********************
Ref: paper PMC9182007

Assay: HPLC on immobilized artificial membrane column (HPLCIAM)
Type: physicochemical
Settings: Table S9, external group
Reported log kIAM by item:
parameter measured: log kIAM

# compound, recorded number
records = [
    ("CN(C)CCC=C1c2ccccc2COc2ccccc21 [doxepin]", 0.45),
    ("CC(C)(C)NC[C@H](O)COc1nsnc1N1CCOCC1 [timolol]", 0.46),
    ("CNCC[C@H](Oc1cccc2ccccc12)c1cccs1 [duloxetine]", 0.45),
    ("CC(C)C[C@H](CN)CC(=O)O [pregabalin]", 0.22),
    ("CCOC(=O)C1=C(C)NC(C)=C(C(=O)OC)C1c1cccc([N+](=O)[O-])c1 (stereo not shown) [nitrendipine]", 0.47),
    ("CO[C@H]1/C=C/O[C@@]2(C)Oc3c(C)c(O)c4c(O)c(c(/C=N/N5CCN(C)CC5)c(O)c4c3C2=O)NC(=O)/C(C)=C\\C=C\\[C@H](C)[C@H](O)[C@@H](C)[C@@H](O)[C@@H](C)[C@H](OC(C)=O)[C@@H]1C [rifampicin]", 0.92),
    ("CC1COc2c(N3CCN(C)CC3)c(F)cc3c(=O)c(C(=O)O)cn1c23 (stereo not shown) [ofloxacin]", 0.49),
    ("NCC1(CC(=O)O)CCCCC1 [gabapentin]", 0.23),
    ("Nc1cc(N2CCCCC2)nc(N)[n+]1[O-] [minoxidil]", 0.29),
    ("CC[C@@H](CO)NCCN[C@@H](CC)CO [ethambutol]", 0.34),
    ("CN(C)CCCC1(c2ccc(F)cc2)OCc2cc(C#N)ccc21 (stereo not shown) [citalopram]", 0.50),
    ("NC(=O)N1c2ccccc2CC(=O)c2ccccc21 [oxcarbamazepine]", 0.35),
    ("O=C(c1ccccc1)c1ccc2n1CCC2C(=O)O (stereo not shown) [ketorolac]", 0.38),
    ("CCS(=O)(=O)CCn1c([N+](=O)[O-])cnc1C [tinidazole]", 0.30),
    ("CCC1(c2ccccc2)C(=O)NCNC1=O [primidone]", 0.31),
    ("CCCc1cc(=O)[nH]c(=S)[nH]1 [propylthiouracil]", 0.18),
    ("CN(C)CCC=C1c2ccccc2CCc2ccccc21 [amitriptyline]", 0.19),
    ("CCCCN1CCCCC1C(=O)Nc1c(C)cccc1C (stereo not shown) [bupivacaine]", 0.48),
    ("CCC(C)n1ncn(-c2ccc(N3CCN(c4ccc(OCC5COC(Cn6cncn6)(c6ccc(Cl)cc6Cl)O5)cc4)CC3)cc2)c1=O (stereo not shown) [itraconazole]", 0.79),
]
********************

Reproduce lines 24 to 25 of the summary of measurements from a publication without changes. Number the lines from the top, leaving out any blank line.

    ("CCCc1cc(=O)[nH]c(=S)[nH]1 [propylthiouracil]", 0.18),
    ("CN(C)CCC=C1c2ccccc2CCc2ccccc21 [amitriptyline]", 0.19),